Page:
Weeks before visiting Adrianti, my Compassion sponsor child, I eagerly prepared a gift: a cute backpack filled with various items from Australia to nurture her childhood and kickstart her adulthood. After months of planning (and worrying), the big day finally arrived. I was so anxious. What if it’s awkward between us because I can’t think of conversation starters? What if she’s so shy she won’t talk to me, or even like me? What if the whole day goes horribly wrong? Grace, our Compassion host, informed me that unfortunately Adrianti’s father had been involved in a motorbike accident and won’t be joining us. A wave of dread engulfed me. Oh no. Is he dead? What kind of accident? Is he okay? How is Adrianti taking it?
Grace continued to explain that Adrianti’s aunty might join us instead because her mum has left the family and……“
“Wait, what? The mum left?”
“Yes. Unfortunately, it’s not uncommon for this to occur in Asian cultures. The father is usually the one who earns the money and due to his accident, he wasn’t able to work for 2 months so, yeah, the mum is not around anymore…”. I could feel my eyes tearing up. I desperately tried to hold it in. I really wanted to move on with the day and finally meet Adrianti so I could have something joyful to encounter rather than be submerged in such a tragic event. I couldn’t imagine what she was feeling and going through.
It wasn’t long before I did finally meet Adrianti. It was such a surreal experience. Much better than any photo or letter that Compassion could’ve provided me with. She was actually standing in front of me. She was almost as tall as me! Endless chatter followed: her favourite subject at school is religion and she enjoys playing badminton! She rides the motorbike with her friends to school and she absolutely loves nasi goreng (fried rice)!
Tentatively, I decided to ask her about her father. Understandably, she was hesitant to answer. “… He is doing well physically but not so well up here,” Adrianti gestured to her head. I was instantly overwhelmed with my own feelings of shock and despair, as someone who has suffered from depression could. “He is very confused as to why his best friend, who was with him on the motorbike when the accident happened, died, but he has survived”. Grace translated for me that apparently, due to financial issues, Adrianti and her father had to leave the place where they were living and move into a house provided by the local church. I was relieved to hear they at least they had somewhere to stay. Adrianti’s aunty and 16-year-old cousin also had to move in to help out while her dad recovered. Sadly, Adrianti’s cousin – who was not part of the sponsorship program – had to drop out of school for the last 2 months while helping out at home. My mind was racing. I could not comprehend the amount of devastation happening to this family. And yet despite the circumstances they found themselves in, they were coping and they had not given up. It really was so inspiring. Adrianti truly is a hero. The day eventually ended when I had the privilege to (tearfully) pray for Adrianti and her family.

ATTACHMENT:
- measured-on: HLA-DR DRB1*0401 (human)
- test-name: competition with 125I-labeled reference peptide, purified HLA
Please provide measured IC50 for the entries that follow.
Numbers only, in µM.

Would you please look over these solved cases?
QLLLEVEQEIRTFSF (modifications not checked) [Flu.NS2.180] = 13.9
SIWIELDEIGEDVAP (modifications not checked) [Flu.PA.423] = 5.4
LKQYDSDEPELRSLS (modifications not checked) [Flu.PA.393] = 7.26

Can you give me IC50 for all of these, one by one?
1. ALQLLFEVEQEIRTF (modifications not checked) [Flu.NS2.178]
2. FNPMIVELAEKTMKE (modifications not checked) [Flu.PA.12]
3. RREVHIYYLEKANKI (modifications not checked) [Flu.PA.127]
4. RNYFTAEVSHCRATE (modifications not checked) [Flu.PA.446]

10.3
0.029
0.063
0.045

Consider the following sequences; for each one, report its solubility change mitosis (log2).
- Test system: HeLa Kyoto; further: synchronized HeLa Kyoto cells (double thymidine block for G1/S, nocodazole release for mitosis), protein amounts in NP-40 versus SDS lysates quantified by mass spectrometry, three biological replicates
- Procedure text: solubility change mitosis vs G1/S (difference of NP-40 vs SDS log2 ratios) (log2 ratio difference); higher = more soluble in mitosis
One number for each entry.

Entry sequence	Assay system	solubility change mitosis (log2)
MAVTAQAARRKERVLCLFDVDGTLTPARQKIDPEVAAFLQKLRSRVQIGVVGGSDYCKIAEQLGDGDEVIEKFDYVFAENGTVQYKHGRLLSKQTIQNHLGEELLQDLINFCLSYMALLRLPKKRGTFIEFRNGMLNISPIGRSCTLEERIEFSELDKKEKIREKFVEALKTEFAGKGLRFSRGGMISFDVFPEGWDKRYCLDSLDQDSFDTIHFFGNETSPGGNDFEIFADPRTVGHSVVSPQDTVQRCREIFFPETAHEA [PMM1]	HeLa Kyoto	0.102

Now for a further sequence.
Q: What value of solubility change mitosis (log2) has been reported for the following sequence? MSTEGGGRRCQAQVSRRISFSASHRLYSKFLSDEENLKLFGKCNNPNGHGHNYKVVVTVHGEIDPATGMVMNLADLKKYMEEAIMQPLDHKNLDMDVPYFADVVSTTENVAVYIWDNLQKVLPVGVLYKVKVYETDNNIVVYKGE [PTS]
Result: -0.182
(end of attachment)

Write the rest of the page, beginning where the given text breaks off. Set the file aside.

Adrianti’s testimony is only one of the many reasons why sponsorship programs are so impactful for less privileged communities. For children, it could mean the difference of being able to continue their education while others may be forced to drop out of school following personal hardships, just like Adrianti’s cousin. Choosing to sponsor through Compassion also meant that the local church was able to provide her family a home in time of dire need. My visit was also a timely reminder of realising how fortunate and privileged I am.
I may never be able to fully convey through words the amazing and profound encounter I had visiting my sponsor child. I can however, strongly recommend experiencing it first-hand. Take a leap of faith and sponsor a child today! You may discover they are your hero too!!